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Manohar Parrikar ended up getting tangled up in all the defence deals he tried to unravel

The two biggest decisions during the Parrikar tenure to purchase military systems saw direct involvement from the top echelons of the government.

, ET Bureau|
Last Updated: Jul 14, 2018, 12.29 PM IST|Original: Mar 19, 2017, 06.17 AM IST
Insiders point out that unlike most of his predecessors, who spent considerable time visiting troops at forward locations, Parrikar had minimal field interaction.
Insiders point out that unlike most of his predecessors, who spent considerable time visiting troops at forward locations, Parrikar had minimal field interaction.
On the back of a successful tenure as Goa chief minister, Manohar Parrikar came to South Block as a breath of fresh air in 2014. Unafraid to question the bureaucracy on norms governing decision making for decades, he engaged in technical discussions with the defence forces on requirements of modern weapon systems and, armed with new ideas, promised to kick-start the Make in India initiative.

His specialty, the confident defence minister said a few weeks into his tenure, was to "untie the knots and get things going". The first few months were a heady mix of pending policy tweaks, long sessions with industry leaders to understand the issues faced and a flurry of ¡§clearances¡¨ to initiate critical military procurements. However, as the months passed by, it became clear that Parrikar had become entangled in the very knots he wished to untie.

His pet project --- to identify private sector companies for major defence manufacturing projects --- had been stymied by strong objections from the bureaucracy. The industry became increasingly vocal with the legitimate frustration that the only Make in India orders being given out were to the public sector and the quick policy changes he wanted to roll out took impossible shapes and deadlines.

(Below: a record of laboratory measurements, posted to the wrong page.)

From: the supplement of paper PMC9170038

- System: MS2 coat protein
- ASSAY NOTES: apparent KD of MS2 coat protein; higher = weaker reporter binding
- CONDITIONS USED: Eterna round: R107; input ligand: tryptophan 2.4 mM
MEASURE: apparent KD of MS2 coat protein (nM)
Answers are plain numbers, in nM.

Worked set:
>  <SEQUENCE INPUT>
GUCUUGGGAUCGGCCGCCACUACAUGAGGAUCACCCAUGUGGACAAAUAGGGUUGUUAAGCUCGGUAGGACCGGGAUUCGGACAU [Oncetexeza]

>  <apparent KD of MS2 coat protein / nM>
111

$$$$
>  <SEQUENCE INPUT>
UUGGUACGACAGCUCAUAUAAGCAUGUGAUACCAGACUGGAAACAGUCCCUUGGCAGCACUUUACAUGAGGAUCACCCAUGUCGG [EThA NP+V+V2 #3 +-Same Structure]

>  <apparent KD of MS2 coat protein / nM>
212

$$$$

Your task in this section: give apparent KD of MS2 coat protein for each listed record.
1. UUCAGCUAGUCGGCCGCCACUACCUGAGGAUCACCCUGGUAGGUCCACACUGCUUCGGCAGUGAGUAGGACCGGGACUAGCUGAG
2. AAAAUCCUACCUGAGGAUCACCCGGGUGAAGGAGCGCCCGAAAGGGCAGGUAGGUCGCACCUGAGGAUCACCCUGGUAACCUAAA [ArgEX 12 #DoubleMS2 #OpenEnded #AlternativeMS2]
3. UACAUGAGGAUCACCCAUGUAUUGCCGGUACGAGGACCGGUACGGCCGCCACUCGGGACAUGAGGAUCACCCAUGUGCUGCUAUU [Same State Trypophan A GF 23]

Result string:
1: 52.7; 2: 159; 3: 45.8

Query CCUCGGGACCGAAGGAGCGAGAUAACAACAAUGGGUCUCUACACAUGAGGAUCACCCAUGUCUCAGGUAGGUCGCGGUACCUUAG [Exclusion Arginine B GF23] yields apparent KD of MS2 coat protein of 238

By mid-2016, even his biggest supporters would admit that Parrikar's ministry was in a deadlock over the most vital functions it performed --- equipping the military, ensuring personnel-related issues are addressed and implementing much needed structural changes.

Operational matters
With operational matters of national security being dealt directly at the top level in the Modi government, Parrikar's involvement in tricky issues like border entanglements, tackling of insurgency and dealing with China and Pakistan were several notches lower than his predecessors.

In the three biggest security debacles in his tenure --- the June 2015 attack on an army convoy in Manipur, the Pathankot airbase breach in January 2016 and Uri attack in September that left 19 soldiers dead --- the aftermath has been dealt directly by the Prime Minister's Office.

This included the two cross-border strikes into Myanmar and Pakistan and the operation to clear the airbase that were monitored and controlled by the PMO in direct coordination with the armed forces.

Insiders point out that unlike most of his predecessors, who spent considerable time visiting troops at forward locations, Parrikar had minimal field interaction.

In his two year-plus tenure, the minister went to the Siachen glacier just once. His focus area remained Goa, which the minister visited almost every weekend throughout his South Block stint --- with a Friday evening Indigo flight being his preferred mode of travel.

The two biggest decisions during the Parrikar tenure to purchase military systems too saw direct involvement from the top echelons of the government.

The $7.8 billion deal to purchase 36 Rafale fighters was negotiated between top PMO officials and the French government and the multi-billion dollar int e r government a l agreement to make Kamov Ka-226 choppers with Russia too followed the same route.